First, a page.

Gold is trading back above $1,200/oz as it continues to recover from its mid-August nadir. A continued recovery could eventually trigger an accelerated rally due to short-covering from hedge funds currently holding a record short. For now, the key source of inspiration for gold traders remains USD, and this is true for both bulls and bears.
The strong dollar surge following the collapse of the Turkish lira was halted in mid-August when President Trump criticised the Federal Reserve while saying that Jerome Powell had not been the cheap money chairman he had hoped for, and as a result the dollar was too strong.
Gold is currently challenging the next area of resistance at $1,217/oz with a break above opening up for a move to $1,235/oz. Continued dollar weakness is needed to trigger a short-covering rally from funds holding a record short.
Since then the greenback has continued to lose ground despite firm signals, as per the recent Federal Open market Committee minutes and last Friday's Jackson Hole speech by Powell suggesting the Fed is readying more rate hikes. One of the best performing major currencies has been the euro (+3.5% from its mid-August low) which despite worries about Italy has been supported by macroeconomic data that continue to beat estimates.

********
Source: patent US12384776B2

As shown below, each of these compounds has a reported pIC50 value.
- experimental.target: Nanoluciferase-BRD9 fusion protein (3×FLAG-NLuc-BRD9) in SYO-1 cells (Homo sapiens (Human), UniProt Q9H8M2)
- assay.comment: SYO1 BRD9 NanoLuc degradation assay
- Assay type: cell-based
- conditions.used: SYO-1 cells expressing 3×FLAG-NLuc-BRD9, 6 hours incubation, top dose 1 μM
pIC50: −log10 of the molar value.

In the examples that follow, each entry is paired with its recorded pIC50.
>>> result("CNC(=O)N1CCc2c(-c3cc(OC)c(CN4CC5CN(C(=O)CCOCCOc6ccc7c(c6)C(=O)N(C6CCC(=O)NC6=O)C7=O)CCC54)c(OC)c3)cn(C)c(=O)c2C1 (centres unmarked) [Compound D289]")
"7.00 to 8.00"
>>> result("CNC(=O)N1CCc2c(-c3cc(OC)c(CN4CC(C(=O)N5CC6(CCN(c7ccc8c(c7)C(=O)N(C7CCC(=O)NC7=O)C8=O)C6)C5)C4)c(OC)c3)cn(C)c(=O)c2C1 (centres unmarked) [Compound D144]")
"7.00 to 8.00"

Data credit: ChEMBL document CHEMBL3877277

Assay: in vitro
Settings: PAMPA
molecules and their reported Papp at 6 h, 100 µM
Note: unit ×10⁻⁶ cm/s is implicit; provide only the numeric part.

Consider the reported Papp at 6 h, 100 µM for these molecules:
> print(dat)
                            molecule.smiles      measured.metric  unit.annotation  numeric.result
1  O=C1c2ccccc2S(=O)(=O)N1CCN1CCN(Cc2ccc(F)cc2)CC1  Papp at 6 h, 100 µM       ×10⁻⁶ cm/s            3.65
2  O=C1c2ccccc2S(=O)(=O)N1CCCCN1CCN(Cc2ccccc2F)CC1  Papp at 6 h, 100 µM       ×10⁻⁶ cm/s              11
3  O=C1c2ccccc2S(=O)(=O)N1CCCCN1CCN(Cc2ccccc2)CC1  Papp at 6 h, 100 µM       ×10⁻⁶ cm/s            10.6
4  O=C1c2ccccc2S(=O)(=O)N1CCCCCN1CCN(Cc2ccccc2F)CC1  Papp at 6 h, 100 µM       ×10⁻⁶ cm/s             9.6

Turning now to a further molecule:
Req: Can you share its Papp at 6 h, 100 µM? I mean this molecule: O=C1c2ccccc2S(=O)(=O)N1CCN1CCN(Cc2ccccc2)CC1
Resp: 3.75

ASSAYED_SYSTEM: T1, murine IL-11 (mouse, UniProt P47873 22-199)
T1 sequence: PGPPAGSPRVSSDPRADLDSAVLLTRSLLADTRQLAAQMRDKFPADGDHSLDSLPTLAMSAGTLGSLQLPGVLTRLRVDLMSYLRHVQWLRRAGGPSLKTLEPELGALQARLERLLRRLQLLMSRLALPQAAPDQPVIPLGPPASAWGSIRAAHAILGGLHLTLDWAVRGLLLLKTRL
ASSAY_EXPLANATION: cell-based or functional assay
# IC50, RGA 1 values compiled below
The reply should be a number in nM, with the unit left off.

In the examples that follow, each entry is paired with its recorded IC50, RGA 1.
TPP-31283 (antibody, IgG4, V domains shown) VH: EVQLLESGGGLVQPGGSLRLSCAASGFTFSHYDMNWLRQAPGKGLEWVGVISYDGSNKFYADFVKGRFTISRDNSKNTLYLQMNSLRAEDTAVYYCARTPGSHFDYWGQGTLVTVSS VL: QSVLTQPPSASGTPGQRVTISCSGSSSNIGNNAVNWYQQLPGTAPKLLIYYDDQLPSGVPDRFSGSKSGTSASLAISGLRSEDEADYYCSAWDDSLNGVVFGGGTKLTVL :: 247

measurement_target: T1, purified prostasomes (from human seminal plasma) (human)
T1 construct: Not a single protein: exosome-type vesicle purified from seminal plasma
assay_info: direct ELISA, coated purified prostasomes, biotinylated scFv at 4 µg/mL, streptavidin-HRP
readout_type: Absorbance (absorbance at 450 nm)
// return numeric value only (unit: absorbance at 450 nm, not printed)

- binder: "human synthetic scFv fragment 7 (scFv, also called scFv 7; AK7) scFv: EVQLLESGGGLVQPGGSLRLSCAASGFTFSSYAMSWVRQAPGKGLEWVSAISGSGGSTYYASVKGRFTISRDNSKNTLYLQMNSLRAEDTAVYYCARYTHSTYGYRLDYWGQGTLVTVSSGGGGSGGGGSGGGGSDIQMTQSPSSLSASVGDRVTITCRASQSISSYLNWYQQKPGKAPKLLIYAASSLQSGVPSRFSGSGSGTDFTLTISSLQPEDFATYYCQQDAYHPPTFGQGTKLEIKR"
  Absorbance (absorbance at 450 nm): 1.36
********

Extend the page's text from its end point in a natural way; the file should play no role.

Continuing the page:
The Citi Economic surprise index, which measures economic data surprises relative to market expectations, shows the current divergence between the Eurozone and the US where data have warned about a dollar turnaround for some time now, with data weakening relative to expectations.
The Chinese yuan maintains a very high historical correlation to gold and the two have continued to recover after the People's Bank of China sent a signal (through the use of various measures) in mid-August that a USDCNY rate above 7 was unlikely to be tolerated. Since then, the yuan has advanced by 1.9% while gold has added 3.4%.
The market will now increasingly be looking for signs of if and when hedge funds begin to abandon their record net-short position in COMEX gold futures. During a six-week period up until August 21, they accumulated a record short of 79,000 lots, some 3.3 times bigger than the previous record from December 2015.
A recovery in gold may attract an even bigger interest in silver given its relative cheapness. The XAUXAG ratio currently trades at 81 (ounces of silver to buy one ounce of gold); silver has only traded above this level on a few occasions over the past 10 years.
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